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Unintended Consequences
36 MIN

Ep. #3, The Emergent Consequences of Feedback Loops with Paul Biggar of Dark

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Heidi Waterhouse speaks with Paul Biggar, founder of CircleCI and Dark, about what makes coding live surprising, and how that guides what we think of continuous delivery. They also discuss the definition of “done” for software and how that has changed over time.

Paul Biggar is the CTO and Co-Founder of Dark. He previously founded CircleCI, and co-hosts the popular Heavybit podcast To Be Continuous with Edith Harbaugh.


Heidi Waterhouse: I have a lot of questions about how we ended up in the place that we're at.

Both with computer science generally, and the way we think of software in companies that never thought of themselves as software companies.

Paul Biggar: Oh yeah. Software is eating the world and all that shit.

Heidi: Exactly. So it ate the world and your animal feed manufacturer needs hundreds of thousands of dollars worth of software, but it's really interesting to me how we describe to somebody who's used to making things why software is useful to them.

Paul: The entire history of our industry has piled on top of each other to the point where even when you're making software and you're describing to that feed manufacturer that maybe they need software, but try describing to them why they need NPM or like what Docker is or why that's useful.

The work that we do in a day-to-day is just so far removed from the value that we create. Yeah, this industry is kind of fucked.

Heidi: Yeah. DHH said we are alienated from the products of our labor and I'm like, "You don't hear a lot of millionaires quote Marx." but he's not wrong.

We are alienated from the products of our labor because we don't understand so often how people are using us out in the world.

Paul: Mm-hmm.

Heidi: I think that's one of the interesting things that this podcast can do is, not just what are we thinking, but why do we think it matters?

Paul: Well.

It's funny because software is one of the few places where we can actually gather feedback in an automated way, a bit what people actually do.

If you're producing a vaccine, let's say, you have to send out armies of people to track all the people who are taking these vaccines to see the results.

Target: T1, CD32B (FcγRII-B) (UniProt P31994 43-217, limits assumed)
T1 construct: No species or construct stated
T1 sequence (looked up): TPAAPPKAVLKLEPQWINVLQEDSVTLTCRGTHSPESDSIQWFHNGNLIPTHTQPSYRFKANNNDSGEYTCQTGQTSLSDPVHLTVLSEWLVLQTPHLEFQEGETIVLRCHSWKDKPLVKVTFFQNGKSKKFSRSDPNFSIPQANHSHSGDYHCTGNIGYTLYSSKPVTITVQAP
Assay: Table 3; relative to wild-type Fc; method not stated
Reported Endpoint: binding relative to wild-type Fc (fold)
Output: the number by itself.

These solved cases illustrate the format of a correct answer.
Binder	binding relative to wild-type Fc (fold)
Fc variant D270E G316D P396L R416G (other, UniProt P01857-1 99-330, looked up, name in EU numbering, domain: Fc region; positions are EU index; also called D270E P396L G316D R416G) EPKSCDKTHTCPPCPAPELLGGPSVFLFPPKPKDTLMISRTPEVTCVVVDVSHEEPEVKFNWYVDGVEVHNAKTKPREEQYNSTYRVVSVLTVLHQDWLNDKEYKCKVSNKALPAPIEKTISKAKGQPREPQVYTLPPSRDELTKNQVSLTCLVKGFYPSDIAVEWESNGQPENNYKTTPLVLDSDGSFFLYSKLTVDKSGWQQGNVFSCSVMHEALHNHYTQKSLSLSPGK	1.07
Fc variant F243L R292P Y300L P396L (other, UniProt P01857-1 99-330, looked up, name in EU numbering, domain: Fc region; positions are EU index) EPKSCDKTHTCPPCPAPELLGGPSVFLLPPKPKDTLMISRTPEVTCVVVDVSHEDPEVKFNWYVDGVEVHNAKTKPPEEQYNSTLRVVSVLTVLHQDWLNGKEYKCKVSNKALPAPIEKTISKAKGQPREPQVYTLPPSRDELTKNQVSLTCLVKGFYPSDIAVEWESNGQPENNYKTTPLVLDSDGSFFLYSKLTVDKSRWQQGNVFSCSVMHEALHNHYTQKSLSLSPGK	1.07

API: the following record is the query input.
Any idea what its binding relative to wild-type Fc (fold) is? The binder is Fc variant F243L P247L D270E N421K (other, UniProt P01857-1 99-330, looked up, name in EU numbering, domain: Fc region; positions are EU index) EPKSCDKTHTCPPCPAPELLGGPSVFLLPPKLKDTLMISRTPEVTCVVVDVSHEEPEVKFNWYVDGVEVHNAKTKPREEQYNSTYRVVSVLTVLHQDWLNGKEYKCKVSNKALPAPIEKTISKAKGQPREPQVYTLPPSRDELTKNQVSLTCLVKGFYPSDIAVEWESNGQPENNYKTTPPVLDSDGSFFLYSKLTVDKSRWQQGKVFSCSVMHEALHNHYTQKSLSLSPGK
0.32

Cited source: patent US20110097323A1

Whereas in software, we have all these feedback mechanisms and the feedback mechanisms can be used to as inputs to more things which create more feedback.

There's a lot of ability to see the fruits of our labors and the metrics of it, and I think that that's something that's still incredibly young to our industry and still hasn't really pervaded how we think about building systems, apart from operationally.

Heidi: Yeah. I really like that idea.

To think about not just the product managers getting to see things, but people with their hands on the keyboard making the code, getting to see the results of what they're doing.

Paul: Yeah. The feedback loop is the most important thing I can- I created CircleCI.

Part of the reason for that is that the faster you can get your code from developer into production, the faster you can have a feedback loop and the faster you can see "does my thing actually work?"

Heidi: Yeah. I think that continuous integration and continuous delivery is super exciting that way because we are giving developers this chance to get an immediate response.

I'm old enough that I remember when I was working at Microsoft and we had this giant whiskey bash because we had released a version of Windows and it was three years in the making and everybody just sort of went, "Okay, I'm done now."

No. No, you're not done. It was really interesting.

I was talking to Microsoft last year and they were like, "Yeah, code isn't finished until it's in production and returning metrics."

Paul: Mm-hmm.

Heidi: I'm like, "Returning metrics?" It's such an interesting way to say finished, to talk about what the actual state of software needs to be.

Paul: Mm-hmm. Yeah. I remember this talk by Noah Zoschke from Heroku.

His definition of done was that we have sunsetted the old system.

Heidi: Oh.

Paul: It's like whatever we're building, presumably it replaces an old thing or is meant to fix the problem with an old thing or it might at least.

I think they specifically talked about at one point they had five different implementations of SSL or of how people would get certificates or attachments at something at Heroku.

And it was like, at some point you got to say if you're building a new thing, you have to turn off all of those old things, so that became part of their release process and their definition of done.

Heidi: That's really interesting given that you are working on making this new thing, Darklang. How do you know if it's done if there isn't an old version?

Paul: Yeah. Yeah. So Dark is this idea that how we make software sucks and that we can make software development a hundred times easier.

The way that we're doing that is we're systematically looked at all the things that make up software development and tried to categorize them as is this essential complexity, is this a thing that we obviously need or is it accidental complexity, and if so, do we removed accidental complexity?

One of the things is we realized what is the lowest possible delivery time? Well, it's zero seconds, right? Or 50 milliseconds, right? However long it takes for a character stroke on your keyboard to make its way to the client somewhere.

We designed a system where you're coding live in production and where there is, as you said, there's no old version.

Well, there's sort of an old version.

We use feature flags to have old versions and to be able to switch from the old version to the new version obviously, but yeah.